AUGUSTA — As local auto dealerships roll out sales incentives related to Presidents Day, they continue to face severe inventory and parts shortages as they experience long wait times related to the influence of the COVID-19 pandemic on the supply chain.
Andy DuPont, vice president of sales at Charlie’s Motor Mall on Western Avenue in Augusta, said shortages fueled by supply chain disruptions are affecting sellers who sell every brand of auto, domestic or foreign.
“With Nissan, for example, there were months when they canceled all of their orders, or three-quarters,” DuPont said. “Or right now, the new Pathfinder, they canceled orders for two months.”
DuPont also said orders were arriving inconsistently. If someone orders specific options, like a sunroof on a Pathfinder or heated seats on a Ford Escape, vehicles may arrive without the items or with only part of what was ordered.
The vehicle shortage worsened recently when a freighter carrying around 1,300 luxury automobiles – Porsches, Audis, Bentleys and Lamborghinis – caught fire in the Atlantic Ocean on Wednesday as it was heading from Germany to the Rhode Island. Since then, the 60,000 ton ship, still on fire, has been drifting near the Portuguese islands of the Azores.
A fire at a factory making giant microchips in Japan has also exacerbated problems for automakers already waiting for electrical components used in cars and trucks.
Tom Brown, president of the Maine Automobile Dealers Association in Augusta, said from what he’s heard the microchip shortage has surprised many automakers and dealers.
“When the pandemic first emerged, it was expected that there would be less demand for new vehicles, but the reverse has happened,” Brown said. “While people stayed at home or had to stay at home at the start of the pandemic, there were citizens buying all kinds of electronic devices that required microchips, so production was shifted.
“The auto industry thought their (sales) would be a bit lower, while other electronics, such as phones and computers, thought theirs would be a bit higher, so computer chip orders went up. “
The pandemic has also slowed vehicle manufacturing and shipping as workers or truck drivers have fallen ill with COVID-19 and missed large amounts of work, according to industry reports.
“The industry has not been immune to COVID-19,” Brown said. “Employees are getting sick. Members of their family fall ill. If they are exposed, they have to go away for a while. Employee absenteeism is not because they want to be (out of work). It’s because they have to be.
Chris Accord of Accord Auto & Self Storage at 530 Main St. in Richmond compared it to baking a cake: If eggs are missing, a cake can’t be made. If a manufacturer that makes key fobs can’t get parts, the automobile can’t be finished, delivered, and sold.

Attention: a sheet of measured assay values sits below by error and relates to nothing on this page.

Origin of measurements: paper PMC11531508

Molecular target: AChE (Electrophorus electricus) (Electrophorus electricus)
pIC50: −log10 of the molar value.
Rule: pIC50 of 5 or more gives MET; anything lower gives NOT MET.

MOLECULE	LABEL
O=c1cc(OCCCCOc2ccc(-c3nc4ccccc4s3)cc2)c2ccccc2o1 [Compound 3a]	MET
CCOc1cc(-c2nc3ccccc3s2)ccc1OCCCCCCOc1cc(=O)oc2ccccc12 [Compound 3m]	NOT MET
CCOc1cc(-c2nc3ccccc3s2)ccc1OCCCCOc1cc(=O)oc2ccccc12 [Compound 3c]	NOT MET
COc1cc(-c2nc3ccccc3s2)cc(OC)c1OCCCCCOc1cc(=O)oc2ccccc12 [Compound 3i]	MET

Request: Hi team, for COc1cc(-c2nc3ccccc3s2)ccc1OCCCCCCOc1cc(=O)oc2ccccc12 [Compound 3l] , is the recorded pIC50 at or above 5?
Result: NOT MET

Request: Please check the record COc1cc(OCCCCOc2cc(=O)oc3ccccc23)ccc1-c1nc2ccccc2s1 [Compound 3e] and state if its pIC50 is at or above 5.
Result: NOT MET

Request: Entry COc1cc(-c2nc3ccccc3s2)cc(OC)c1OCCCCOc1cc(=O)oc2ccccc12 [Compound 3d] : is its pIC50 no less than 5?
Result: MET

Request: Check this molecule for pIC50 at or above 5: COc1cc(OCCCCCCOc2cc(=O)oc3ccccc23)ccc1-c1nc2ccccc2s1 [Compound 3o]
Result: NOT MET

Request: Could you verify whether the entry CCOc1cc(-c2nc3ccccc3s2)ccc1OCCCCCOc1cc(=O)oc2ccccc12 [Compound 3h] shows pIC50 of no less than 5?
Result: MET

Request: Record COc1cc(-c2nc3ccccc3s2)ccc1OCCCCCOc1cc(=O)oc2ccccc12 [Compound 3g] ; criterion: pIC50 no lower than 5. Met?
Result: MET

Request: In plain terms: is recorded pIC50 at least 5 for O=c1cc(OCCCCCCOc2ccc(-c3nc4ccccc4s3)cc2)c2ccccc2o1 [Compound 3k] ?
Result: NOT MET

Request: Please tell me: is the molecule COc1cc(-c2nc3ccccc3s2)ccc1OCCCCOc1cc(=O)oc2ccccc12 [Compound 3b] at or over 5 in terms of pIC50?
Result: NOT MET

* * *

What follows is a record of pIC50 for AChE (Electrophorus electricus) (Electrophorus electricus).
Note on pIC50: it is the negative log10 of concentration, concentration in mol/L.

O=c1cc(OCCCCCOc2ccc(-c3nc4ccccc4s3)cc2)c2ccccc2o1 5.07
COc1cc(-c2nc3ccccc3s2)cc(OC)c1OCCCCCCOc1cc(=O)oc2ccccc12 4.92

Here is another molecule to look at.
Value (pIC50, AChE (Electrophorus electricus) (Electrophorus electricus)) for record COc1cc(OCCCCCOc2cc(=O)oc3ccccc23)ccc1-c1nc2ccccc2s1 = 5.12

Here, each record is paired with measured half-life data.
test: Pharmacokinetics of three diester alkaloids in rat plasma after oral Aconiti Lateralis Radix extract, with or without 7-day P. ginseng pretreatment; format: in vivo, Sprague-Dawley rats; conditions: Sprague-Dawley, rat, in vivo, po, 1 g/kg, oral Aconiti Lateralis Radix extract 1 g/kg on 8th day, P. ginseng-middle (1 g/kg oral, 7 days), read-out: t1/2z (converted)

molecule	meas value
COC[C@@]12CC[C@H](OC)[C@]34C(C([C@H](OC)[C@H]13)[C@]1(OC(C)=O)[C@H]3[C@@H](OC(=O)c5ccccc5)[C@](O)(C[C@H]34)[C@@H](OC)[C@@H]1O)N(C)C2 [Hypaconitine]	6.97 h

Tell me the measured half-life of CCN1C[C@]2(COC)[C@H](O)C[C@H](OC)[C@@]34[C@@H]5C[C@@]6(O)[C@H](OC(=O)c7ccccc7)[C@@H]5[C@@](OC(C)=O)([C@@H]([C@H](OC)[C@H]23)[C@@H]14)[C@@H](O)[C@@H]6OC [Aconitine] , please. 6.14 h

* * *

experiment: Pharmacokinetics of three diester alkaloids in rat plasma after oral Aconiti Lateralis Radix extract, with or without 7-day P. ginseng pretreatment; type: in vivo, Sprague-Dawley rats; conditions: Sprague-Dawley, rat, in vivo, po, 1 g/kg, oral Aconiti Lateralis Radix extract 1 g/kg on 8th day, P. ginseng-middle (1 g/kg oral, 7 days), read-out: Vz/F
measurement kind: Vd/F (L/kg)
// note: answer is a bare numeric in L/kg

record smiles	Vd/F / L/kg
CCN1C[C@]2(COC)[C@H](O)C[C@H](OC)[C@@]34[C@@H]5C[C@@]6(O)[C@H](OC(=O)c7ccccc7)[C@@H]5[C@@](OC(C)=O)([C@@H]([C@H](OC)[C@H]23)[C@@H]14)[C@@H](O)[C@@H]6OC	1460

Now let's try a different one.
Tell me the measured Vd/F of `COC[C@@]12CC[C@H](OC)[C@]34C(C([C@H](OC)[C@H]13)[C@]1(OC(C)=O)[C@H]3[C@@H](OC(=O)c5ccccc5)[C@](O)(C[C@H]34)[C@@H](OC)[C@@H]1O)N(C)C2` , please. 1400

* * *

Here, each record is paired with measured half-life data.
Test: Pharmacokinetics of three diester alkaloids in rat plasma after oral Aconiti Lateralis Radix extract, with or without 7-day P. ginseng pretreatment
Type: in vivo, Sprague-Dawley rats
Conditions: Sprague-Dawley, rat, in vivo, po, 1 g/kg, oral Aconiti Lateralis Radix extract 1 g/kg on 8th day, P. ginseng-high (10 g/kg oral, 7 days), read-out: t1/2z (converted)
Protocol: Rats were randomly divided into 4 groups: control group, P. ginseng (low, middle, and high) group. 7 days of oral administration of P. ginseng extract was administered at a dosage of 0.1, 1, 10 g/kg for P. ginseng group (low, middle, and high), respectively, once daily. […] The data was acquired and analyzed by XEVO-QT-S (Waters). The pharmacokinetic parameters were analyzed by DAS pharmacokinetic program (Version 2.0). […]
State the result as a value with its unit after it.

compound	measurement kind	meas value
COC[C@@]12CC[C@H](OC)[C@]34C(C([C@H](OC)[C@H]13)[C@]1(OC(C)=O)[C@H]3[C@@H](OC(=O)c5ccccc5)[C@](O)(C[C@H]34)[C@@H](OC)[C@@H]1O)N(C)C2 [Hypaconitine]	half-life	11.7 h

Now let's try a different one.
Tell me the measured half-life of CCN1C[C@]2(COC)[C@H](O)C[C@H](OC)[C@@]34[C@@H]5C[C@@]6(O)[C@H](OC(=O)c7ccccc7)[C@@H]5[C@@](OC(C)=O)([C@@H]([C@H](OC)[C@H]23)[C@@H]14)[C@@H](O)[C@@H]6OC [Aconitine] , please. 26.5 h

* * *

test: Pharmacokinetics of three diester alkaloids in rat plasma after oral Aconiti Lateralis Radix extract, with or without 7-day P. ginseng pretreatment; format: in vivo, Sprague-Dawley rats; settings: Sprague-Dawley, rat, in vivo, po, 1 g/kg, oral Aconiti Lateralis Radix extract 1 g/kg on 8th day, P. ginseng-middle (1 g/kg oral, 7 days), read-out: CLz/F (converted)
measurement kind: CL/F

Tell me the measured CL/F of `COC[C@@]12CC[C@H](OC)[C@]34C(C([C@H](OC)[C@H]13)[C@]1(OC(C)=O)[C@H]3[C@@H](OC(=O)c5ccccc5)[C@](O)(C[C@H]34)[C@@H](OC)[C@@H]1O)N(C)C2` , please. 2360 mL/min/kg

“Everything flows,” Accord said. “If you have a truck, there can literally be a thousand parts. If you can’t get one (part) to complete this truck as a whole, you can’t sell it. That’s what happened to a lot of vehicles.
He said business for Accord Auto, which sells used vehicles, has been tough during the pandemic. The dealership went from having a “lot of good-sized cars to a very, very small lot of used cars.”
Finding used vehicles is no longer easy, according to dealers. With fewer people trading in automobiles due to shortages of new cars and trucks and soaring prices, most used automobiles now come from auctions.
Accord said he struggles to find used automobiles that meet his dealership’s standards for condition and mileage.
“It started with COVID-19,” he said. “I had a full inventory, I would sell two cars and replace them with one. Then I would sell four and replace them with one. Then I would sell eight and replace them with one. Now I I only have a handful of vehicles left and can’t replace it with the kind of inventory I like to sell.
According to reports, many used vehicles are selling for around the same price as new models due to low inventory of used automobiles.
DuPont said the low supply of cars and trucks is causing some customers to settle for models they had no intention of buying.
Craig Drew from Drew’s New to You! at 319 Eastern Ave. in Augusta said he had similar issues maintaining inventory for his sale lot. One solution was for him to buy vehicles from other states.
“We haven’t had a lot of people selling their cars to us,” Drew said. “Because we are a small dealer, we have trouble finding inventory. We searched the country. We searched as far as California. Normally we stay local, but for the past year we have had to search. We use local auctions here in Maine.
Many customers looking to buy new or used automobiles in central Maine said the search was difficult.
Liz Tibbetts of Pittston said she and her husband ordered a Ford Bronco in October 2020 and have yet to take delivery. She said buying a vehicle was “very difficult”.
Dave Colvin, also of Pittston, said he resorted to buying a vehicle in New Hampshire.
Meanwhile, auto dealers in central Maine said they have no idea when the shortage of new and used autos is likely to improve.
“Everything I’ve heard keeps getting pushed back,” Accord said. “Six months ago they were saying in three months (this would be corrected). And three months ago, they said three more months. It’s like that. We’ll know when things get better. »
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